I made a new search: Kentish Town undertakers… plenty of those – they’re dropping like flies in Camden. I hit upon a link to a message board where posters were sharing their grief in the cosy anonymity of the Internet. One woman’s message contained a list of agonies regarding her husband, who had clearly been struck fatally ill and had gone from fit as a fiddle to dead and buried within a matter of weeks. She made a reference to an undertaker that had been recommended to her via the health insurance company she had a policy with, but it could have been anyone. She had nothing but praise for them and made no reference to Transit vans or midnight flits.

This really was getting us nowhere.

To hell with the Internet, we needed to expend shoe leather.

I dialled Max’s number and left a message on his answer machine telling him to meet me at the church in the morning. I suggested a not-so-distant time that I knew he would deeply disapprove of. I also knew that the persistent beeping of his machine would ensure he woke up to meet the appointment. His answer machine takes no prisoners – I know, I bought it for him.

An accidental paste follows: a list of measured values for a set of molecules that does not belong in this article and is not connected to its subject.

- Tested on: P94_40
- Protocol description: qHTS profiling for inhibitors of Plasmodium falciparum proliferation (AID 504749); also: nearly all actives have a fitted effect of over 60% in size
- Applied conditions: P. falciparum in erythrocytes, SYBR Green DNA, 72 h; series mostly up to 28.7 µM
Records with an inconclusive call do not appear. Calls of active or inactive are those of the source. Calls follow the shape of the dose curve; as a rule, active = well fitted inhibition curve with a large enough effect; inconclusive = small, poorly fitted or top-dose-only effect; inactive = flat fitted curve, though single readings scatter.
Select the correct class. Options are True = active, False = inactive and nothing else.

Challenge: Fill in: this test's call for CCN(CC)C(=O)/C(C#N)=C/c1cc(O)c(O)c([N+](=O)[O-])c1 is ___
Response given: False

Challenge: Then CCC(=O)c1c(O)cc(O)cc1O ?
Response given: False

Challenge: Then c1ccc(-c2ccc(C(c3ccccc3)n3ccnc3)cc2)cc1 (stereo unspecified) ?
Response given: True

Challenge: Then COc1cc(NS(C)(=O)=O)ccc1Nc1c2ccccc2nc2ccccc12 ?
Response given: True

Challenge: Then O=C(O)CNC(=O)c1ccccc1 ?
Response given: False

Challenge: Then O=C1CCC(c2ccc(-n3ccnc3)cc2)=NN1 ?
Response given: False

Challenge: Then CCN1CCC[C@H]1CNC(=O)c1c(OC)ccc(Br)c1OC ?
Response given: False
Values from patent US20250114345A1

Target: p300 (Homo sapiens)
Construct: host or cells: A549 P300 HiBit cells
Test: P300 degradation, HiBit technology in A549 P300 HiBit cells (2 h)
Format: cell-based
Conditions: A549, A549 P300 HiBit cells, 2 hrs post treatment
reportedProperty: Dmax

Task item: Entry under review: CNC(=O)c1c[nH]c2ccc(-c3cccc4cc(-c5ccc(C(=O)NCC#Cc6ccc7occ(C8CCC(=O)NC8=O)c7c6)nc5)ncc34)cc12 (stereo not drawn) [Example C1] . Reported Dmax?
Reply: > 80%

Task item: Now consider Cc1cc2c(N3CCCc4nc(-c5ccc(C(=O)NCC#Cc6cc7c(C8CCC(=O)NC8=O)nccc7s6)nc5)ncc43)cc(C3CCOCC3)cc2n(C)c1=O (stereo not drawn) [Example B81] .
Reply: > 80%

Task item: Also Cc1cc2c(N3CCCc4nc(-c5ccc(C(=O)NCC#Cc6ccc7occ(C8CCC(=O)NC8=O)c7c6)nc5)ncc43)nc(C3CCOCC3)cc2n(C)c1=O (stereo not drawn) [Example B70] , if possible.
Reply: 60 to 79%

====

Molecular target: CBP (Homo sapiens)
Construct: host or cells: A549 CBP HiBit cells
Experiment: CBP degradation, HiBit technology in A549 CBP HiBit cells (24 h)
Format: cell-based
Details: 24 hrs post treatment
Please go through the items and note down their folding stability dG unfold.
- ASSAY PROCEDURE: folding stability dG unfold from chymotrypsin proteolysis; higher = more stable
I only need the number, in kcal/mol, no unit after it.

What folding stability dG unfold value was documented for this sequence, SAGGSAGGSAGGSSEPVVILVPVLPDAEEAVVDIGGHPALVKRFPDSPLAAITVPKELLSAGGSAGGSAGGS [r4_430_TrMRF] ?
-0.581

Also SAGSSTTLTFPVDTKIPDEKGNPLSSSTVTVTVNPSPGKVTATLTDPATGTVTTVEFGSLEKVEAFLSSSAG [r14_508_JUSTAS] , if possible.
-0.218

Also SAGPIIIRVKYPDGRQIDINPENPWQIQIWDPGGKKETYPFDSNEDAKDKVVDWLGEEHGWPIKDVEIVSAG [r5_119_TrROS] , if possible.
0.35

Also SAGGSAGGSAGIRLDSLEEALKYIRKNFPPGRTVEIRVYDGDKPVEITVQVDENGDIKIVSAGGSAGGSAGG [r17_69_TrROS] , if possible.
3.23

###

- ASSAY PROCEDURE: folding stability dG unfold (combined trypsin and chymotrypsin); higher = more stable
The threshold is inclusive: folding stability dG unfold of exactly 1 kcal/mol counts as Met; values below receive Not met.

Poor Max, so easily led…

I should tell the story of how we first met, if only because I know it would irritate him hugely.

Max often tells people that he and I worked together in theatre, which is not entirely true. Well… it’s not true at all, actually, but I know why he says it. Certainly we both have a history as far as the stage is concerned, and that shared background added to the ease with which we hit it off and grew close. I was a child in Stratford-upon-Avon; I grew up on Shakespeare and sonnets (as well as Hemingway and pulp war novels – my literary upbringing was a field of highs and lows). I was there in the sixties when Peter Hall kicked The Bard up the arse and gave the Royal Shakespeare Company the birth it needed. Shakespeare was as cool as Miles Davis, and they were my poster idols as I surfed adolescence. I worked as a writer and director in theatre for many years, in between more lucrative employment. Max has the handicap of being younger than me, but nonetheless found himself on a similar path: a trained actor hacking out a living in profit-share theatre, the sort of shows that have larger casts than audience, occasionally paying for food with the odd appearance on television.